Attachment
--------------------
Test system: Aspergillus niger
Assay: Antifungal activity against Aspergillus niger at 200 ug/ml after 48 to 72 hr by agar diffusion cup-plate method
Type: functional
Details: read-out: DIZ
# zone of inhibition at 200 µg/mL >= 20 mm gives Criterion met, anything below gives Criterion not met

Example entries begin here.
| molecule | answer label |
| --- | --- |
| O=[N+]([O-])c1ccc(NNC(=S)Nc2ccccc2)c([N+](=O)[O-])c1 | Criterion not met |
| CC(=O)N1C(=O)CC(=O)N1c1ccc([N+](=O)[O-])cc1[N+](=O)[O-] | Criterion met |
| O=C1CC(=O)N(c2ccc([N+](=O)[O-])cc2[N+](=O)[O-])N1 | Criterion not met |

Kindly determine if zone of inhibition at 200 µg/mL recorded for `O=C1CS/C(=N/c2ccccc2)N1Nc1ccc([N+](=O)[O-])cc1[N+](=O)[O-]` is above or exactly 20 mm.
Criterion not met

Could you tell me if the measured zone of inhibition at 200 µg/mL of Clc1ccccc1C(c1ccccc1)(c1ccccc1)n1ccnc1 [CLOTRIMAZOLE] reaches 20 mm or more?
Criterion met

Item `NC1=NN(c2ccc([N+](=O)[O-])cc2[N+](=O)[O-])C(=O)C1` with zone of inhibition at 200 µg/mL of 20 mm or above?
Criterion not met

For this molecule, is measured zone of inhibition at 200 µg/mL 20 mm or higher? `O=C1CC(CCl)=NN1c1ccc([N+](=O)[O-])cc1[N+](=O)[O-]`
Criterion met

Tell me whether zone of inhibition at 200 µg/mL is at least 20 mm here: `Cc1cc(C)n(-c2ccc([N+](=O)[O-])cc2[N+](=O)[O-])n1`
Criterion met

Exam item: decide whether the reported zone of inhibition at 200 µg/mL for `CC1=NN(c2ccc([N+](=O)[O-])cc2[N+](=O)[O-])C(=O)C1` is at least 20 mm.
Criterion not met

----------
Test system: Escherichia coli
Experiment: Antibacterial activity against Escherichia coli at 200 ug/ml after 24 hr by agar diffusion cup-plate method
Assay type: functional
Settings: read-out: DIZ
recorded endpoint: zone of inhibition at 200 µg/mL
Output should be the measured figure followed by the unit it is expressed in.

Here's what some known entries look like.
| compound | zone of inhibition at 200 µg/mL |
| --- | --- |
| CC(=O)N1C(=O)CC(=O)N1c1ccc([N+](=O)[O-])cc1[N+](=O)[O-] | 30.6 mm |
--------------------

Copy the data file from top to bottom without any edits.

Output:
Test system: Aspergillus niger
Assay: Antifungal activity against Aspergillus niger at 200 ug/ml after 48 to 72 hr by agar diffusion cup-plate method
Type: functional
Details: read-out: DIZ
# zone of inhibition at 200 µg/mL >= 20 mm gives Criterion met, anything below gives Criterion not met

Example entries begin here.
| molecule | answer label |
| --- | --- |
| O=[N+]([O-])c1ccc(NNC(=S)Nc2ccccc2)c([N+](=O)[O-])c1 | Criterion not met |
| CC(=O)N1C(=O)CC(=O)N1c1ccc([N+](=O)[O-])cc1[N+](=O)[O-] | Criterion met |
| O=C1CC(=O)N(c2ccc([N+](=O)[O-])cc2[N+](=O)[O-])N1 | Criterion not met |

Kindly determine if zone of inhibition at 200 µg/mL recorded for `O=C1CS/C(=N/c2ccccc2)N1Nc1ccc([N+](=O)[O-])cc1[N+](=O)[O-]` is above or exactly 20 mm.
Criterion not met

Could you tell me if the measured zone of inhibition at 200 µg/mL of Clc1ccccc1C(c1ccccc1)(c1ccccc1)n1ccnc1 [CLOTRIMAZOLE] reaches 20 mm or more?
Criterion met

Item `NC1=NN(c2ccc([N+](=O)[O-])cc2[N+](=O)[O-])C(=O)C1` with zone of inhibition at 200 µg/mL of 20 mm or above?
Criterion not met

For this molecule, is measured zone of inhibition at 200 µg/mL 20 mm or higher? `O=C1CC(CCl)=NN1c1ccc([N+](=O)[O-])cc1[N+](=O)[O-]`
Criterion met

Tell me whether zone of inhibition at 200 µg/mL is at least 20 mm here: `Cc1cc(C)n(-c2ccc([N+](=O)[O-])cc2[N+](=O)[O-])n1`
Criterion met

Exam item: decide whether the reported zone of inhibition at 200 µg/mL for `CC1=NN(c2ccc([N+](=O)[O-])cc2[N+](=O)[O-])C(=O)C1` is at least 20 mm.
Criterion not met

----------
Test system: Escherichia coli
Experiment: Antibacterial activity against Escherichia coli at 200 ug/ml after 24 hr by agar diffusion cup-plate method
Assay type: functional
Settings: read-out: DIZ
recorded endpoint: zone of inhibition at 200 µg/mL
Output should be the measured figure followed by the unit it is expressed in.

Here's what some known entries look like.
| compound | zone of inhibition at 200 µg/mL |
| --- | --- |
| CC(=O)N1C(=O)CC(=O)N1c1ccc([N+](=O)[O-])cc1[N+](=O)[O-] | 30.6 mm |